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Glaciers and ice sheets throughout the world are retreating due to rising emissions and an increase in debris, researchers have found.
They say the Himalayan glaciers have receded by about 13 percent in the last four decades.
The alarming glacier problem is just one example raised at the Himalayan Consensus Summit held from March 23 to 24 in the Nepalese capital Kathmandu, where more than 70 participants exchanged views on sustainable development in South Asia.
Activists from international organizations, regional think tanks and the business sector agreed that what happens in the Himalayas will affect both the region and the world. And it"s not only water resources as food production and energy may also be affected. Therefore, adaptations and solutions are needed to preserve the natural resources and heritage for the sustainable development of South Asia.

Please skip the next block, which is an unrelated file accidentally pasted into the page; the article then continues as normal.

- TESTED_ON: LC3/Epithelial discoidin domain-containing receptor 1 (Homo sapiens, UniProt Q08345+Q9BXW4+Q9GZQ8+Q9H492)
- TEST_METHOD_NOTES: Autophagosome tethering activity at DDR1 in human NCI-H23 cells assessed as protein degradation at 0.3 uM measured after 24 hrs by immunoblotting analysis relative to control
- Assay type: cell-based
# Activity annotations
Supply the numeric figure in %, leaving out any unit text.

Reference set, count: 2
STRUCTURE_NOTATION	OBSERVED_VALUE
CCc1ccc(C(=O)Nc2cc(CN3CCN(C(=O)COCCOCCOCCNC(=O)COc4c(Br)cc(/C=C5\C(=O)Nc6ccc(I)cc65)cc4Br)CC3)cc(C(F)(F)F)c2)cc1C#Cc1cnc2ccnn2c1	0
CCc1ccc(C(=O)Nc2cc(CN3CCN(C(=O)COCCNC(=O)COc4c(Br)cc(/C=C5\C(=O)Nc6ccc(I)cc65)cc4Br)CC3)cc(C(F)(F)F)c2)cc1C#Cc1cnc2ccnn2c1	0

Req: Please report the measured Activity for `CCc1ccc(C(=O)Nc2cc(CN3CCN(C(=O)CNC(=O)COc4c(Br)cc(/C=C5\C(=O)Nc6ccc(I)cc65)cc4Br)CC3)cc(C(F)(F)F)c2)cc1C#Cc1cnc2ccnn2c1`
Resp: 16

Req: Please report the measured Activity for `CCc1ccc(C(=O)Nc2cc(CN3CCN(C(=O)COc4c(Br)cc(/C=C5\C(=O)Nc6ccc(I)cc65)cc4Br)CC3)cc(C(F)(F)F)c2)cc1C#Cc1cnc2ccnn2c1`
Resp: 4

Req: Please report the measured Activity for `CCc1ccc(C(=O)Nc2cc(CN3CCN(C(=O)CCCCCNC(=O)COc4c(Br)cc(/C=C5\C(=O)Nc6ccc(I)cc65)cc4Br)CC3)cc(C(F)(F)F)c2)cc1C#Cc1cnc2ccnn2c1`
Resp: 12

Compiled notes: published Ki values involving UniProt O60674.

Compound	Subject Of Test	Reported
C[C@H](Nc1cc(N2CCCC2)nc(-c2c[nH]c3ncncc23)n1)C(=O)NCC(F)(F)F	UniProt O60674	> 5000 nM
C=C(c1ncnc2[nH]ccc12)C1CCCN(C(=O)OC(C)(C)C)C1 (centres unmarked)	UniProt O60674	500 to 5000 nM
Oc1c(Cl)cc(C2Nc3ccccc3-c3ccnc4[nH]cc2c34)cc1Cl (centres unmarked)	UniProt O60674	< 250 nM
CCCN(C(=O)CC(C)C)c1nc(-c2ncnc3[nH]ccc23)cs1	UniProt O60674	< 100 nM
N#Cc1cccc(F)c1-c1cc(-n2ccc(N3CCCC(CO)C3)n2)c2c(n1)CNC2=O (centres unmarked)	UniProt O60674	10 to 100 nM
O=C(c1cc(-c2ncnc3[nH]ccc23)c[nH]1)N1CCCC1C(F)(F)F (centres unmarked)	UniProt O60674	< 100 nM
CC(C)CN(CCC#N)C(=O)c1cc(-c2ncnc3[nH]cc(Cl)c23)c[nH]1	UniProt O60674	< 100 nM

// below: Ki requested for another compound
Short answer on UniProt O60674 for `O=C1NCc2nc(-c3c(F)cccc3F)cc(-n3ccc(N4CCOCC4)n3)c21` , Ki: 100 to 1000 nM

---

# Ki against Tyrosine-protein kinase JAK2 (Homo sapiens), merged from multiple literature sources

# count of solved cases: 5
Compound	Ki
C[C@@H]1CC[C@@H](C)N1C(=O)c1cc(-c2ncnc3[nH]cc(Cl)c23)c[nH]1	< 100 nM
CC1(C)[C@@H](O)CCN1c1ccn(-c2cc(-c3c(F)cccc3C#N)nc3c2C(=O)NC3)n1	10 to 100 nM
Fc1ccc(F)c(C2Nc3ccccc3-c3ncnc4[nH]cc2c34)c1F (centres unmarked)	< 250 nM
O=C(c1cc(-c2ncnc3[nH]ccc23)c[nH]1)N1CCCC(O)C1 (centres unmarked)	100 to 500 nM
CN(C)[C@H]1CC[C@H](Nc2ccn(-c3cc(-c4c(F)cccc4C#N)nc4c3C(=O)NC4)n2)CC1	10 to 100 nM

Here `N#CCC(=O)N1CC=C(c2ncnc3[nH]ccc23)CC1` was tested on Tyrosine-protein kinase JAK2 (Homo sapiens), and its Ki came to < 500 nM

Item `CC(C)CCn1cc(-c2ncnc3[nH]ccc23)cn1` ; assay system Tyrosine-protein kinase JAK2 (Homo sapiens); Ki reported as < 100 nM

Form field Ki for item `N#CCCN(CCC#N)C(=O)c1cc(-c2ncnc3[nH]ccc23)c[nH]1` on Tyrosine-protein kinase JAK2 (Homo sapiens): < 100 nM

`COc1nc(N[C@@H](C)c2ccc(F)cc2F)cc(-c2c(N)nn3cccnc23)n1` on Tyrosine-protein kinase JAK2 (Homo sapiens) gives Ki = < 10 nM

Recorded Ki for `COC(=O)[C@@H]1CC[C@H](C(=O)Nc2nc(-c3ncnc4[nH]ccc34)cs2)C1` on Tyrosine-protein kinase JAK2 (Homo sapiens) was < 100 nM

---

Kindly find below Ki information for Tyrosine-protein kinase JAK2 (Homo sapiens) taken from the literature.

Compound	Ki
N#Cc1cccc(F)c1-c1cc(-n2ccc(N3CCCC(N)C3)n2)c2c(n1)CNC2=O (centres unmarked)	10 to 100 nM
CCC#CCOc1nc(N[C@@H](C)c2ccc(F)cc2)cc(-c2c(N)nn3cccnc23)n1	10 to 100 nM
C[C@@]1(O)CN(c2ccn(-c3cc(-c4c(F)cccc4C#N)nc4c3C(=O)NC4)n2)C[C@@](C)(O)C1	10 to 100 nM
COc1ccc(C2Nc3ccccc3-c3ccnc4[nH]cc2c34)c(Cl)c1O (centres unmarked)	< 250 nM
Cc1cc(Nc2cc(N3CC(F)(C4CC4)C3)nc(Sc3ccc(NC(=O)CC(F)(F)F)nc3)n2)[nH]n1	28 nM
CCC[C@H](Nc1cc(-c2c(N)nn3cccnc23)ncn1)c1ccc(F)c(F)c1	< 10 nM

Changes are taking place in Nepal. Community-based adaptations have been scaled up through the integrated management of the agricultural, water, forestry and biodiversity sectors. And in the process of reconstruction after the 2015 earthquake, energy-saving and heritage-preserving ideas were incorporated into the rebuilding of places such as the iconic Durban Square.
At Kathmandu"s famous Patan Square area, people now are building their houses in the manner of hundreds of years ago. Sujeev Shakya, secretary general of the Himalayan Consensus Institute believes that when people begin to benefit from conservation efforts they would be able to begin to recycle water and trash, and in that sense, conservation and preservation can still have good economic outcomes.
Participants at the summit said that if people have in mind the larger good of mankind, there will be individual and common solutions to combine development and environmental protection in the Himalayan region.